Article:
The New is in the Old Contained (Chapter 1 Verses 1-7)
The Gentiles may think this gospel message to be some strange and new teaching, Paul assures them it is not (v2). It is what God had been promising in the Old Testament for many years. Of course the Old Testament would be read in the context of their worship, so this would become meaningful to them. Now, it is vitally important that we study the Old Testament too, there is not enough attention to it today, and the Church is impoverished by it. It is important that we see the gospel in the Old as well as the New, that we grasp the continuity, the flow, that when we come to Matthew’s gospel it is not something totally different that is happening. Simply a continuation, or a fulfilment of what God had been promising all along. An example? Jesus points to the dawn of his ministry (Luke 4.18), as the fulfilment of God’s promise through the prophet Isaiah (Isaiah 61.1).
Those prophets were the medium through which the promises of God concerning the gospel came, conveyed in words. It is an amazing, incredible thing, the Scripture. How that God most reliably enabled first the Old Testament prophets, then the apostles in the new, to transmit his word, exactly as he wanted them to. This is the simple and biblical fact of verbal inspiration, every word of it is God’s word. It is because it is God’s that it gets the designation of being Holy, whatever men may think of the Bible, scholars and the like might downgrade it, but be assured God does not. It is his holy word, in and through which he speaks to us for our learning (Romans 15.4). We ought to have a great respect for, and delight in our Bible’s, because it is God speaking to us, in the Old Testament (Hebrews 1.1; Romans 3.2; Romans 9.4; 1Peter 1.10-11), as in the New. God by the power of his Spirit brought his word to the men he was pleased to use, to declare it to us (2Peter 1.19-21). Not just the doctrine, the actual words themselves, choosing them carefully. So every word comes to us as immediately from God, it is his voice, it therefore comes with the same authority as it did to the original prophets. That is why the true Church of God looks to the Bible as being fully authoritative in all matters, we will not come short of it, or go beyond it. I leave you with a question, can a Church, that does not recognise the full authority of Holy Scripture, or declare that prophetic word of God, really be called a Church?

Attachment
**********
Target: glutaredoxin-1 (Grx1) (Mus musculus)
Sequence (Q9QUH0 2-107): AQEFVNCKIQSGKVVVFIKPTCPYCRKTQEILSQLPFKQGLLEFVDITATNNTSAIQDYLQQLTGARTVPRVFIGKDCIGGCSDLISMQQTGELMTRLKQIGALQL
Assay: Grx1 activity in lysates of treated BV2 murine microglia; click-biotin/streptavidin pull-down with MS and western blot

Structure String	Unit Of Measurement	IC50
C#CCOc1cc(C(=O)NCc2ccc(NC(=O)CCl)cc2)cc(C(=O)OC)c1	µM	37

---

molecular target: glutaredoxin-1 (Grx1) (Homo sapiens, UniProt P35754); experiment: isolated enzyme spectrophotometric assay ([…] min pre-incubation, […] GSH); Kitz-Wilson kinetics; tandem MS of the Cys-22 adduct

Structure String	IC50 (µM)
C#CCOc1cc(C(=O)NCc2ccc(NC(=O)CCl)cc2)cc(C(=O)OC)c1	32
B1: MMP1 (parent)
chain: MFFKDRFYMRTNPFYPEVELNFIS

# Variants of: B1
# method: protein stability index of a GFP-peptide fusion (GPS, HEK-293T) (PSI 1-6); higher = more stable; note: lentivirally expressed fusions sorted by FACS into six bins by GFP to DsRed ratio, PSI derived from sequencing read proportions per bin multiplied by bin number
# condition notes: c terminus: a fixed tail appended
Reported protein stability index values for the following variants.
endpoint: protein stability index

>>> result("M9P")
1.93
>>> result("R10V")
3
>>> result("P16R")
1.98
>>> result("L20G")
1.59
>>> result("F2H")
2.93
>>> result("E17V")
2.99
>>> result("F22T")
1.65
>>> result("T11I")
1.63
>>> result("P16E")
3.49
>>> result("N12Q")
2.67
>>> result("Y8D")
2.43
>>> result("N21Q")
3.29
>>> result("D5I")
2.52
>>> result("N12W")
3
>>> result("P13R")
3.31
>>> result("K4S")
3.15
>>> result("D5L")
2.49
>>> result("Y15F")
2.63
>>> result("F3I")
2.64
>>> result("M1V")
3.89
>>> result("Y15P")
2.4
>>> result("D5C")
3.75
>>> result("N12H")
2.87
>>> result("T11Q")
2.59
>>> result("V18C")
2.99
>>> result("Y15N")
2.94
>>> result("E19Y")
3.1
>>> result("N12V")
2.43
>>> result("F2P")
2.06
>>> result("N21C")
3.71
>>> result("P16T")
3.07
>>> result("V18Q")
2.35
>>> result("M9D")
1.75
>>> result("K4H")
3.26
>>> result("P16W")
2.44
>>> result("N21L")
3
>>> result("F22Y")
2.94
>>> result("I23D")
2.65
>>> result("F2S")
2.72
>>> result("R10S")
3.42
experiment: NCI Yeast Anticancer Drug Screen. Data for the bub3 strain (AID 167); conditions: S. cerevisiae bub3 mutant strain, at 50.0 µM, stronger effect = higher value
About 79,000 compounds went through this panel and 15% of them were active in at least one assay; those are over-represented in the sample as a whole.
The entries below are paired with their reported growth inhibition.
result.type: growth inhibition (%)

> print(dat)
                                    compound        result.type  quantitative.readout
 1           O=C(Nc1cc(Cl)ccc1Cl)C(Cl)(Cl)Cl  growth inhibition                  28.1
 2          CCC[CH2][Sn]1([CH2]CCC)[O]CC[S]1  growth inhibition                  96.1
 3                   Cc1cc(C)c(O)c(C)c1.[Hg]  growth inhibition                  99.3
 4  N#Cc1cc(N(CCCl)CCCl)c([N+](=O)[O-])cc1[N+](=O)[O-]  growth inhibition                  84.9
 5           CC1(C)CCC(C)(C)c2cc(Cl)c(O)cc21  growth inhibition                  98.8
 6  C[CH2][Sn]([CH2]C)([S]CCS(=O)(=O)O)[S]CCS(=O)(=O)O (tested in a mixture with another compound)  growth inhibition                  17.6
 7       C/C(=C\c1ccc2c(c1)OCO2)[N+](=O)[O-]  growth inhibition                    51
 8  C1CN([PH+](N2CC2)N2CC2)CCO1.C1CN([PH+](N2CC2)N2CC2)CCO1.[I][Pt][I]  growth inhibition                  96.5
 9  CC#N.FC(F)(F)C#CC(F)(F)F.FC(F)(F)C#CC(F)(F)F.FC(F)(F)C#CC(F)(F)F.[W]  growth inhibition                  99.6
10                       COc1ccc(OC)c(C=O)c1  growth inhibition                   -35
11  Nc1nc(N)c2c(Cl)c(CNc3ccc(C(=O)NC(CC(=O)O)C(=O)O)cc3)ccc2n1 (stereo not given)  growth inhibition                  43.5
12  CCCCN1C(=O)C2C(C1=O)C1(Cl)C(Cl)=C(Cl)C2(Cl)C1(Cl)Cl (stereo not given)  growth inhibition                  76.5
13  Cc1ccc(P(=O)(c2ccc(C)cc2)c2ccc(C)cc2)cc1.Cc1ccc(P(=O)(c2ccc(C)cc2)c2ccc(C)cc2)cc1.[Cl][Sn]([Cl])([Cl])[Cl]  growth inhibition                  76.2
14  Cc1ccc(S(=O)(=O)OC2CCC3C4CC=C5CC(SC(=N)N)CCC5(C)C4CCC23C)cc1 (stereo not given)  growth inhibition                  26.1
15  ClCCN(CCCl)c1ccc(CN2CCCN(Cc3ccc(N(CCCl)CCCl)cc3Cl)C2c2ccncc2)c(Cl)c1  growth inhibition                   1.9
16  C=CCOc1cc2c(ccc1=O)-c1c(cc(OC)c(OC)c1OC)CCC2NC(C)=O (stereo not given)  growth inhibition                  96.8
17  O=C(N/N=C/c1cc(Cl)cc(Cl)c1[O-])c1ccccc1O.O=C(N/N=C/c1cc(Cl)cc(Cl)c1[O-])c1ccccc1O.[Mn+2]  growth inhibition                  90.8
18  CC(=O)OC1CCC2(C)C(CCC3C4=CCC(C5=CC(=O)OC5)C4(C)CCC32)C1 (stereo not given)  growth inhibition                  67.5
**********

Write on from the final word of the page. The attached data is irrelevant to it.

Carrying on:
The use of salt as a preservative, keeping food from spoiling is in mind here (v49). When Jesus calls his disciples salt, the thought surely is of both their teaching and conduct counteracting the corruption of the world (Matthew 5.13). The principle that counters and corrects is the Divine revelation, the word of God, given and entrusted to them. They have believed it, received it (John 17.8), been sanctified through it (John 15.3; 17.17), and so will others (John 17.20). It is the saltiness, the preservative of this Divine word that will do the work of countering corruption. Yet another reason beloved, why we cannot leave this word behind is, it must go with us, be in us, part of us, the very warp and woof, the fabric of our Christian lives, the word of God read, applied and lived out through the energy of the Holy Spirit. The word of God without the Spirit of God? Jesus parable of the ten virgins, their problem? They had the lamp (Psalm 119.105), but they ran out of oil (the Holy Spirit), they left him behind, they did not “walk, or keep in step with the Spirit” (Galatians 5.25). It is a sadness but there are Christians who know an awful lot of the Bible, but little of, or no fellowship with the Holy Spirit. No, bread alone is insufficient, you need every word that proceeds from the mouth of God (Matthew 4.4; Luke 4.4), and we need the help of God’s Spirit if it is to be effective. Too many head-workers not enough heart-workers in both pulpit and pew today.